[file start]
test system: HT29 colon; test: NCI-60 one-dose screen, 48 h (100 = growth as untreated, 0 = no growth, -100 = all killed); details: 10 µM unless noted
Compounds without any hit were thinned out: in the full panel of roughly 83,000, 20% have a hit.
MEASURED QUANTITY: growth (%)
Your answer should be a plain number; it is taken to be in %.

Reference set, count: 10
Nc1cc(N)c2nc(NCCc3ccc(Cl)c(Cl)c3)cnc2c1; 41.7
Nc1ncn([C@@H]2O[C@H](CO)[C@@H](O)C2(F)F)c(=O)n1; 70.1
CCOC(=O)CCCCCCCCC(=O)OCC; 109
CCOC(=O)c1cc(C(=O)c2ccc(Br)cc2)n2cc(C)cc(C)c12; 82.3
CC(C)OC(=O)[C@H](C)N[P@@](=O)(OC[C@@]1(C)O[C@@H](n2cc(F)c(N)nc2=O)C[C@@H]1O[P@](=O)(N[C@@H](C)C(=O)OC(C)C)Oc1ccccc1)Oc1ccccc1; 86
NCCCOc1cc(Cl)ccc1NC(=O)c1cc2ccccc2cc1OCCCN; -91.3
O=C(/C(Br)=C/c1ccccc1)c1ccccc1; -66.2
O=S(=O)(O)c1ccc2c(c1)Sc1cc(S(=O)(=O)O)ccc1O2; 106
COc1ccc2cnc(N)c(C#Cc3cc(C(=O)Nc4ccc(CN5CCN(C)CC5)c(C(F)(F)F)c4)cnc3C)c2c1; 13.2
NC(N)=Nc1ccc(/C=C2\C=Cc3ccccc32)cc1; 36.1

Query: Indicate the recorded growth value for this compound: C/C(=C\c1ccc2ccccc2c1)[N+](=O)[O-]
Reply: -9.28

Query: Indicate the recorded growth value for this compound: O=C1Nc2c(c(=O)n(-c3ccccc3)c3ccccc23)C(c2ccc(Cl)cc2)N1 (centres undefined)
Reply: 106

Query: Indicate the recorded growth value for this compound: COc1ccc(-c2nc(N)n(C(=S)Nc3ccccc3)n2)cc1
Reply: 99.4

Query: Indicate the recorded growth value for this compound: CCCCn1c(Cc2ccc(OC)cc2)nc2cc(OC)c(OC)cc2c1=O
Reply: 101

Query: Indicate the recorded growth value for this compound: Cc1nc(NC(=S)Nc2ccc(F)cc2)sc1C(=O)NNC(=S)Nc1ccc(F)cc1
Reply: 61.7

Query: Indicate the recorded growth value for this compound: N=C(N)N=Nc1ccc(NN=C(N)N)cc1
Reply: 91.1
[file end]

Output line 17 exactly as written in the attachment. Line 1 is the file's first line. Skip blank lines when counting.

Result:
Reply: -9.28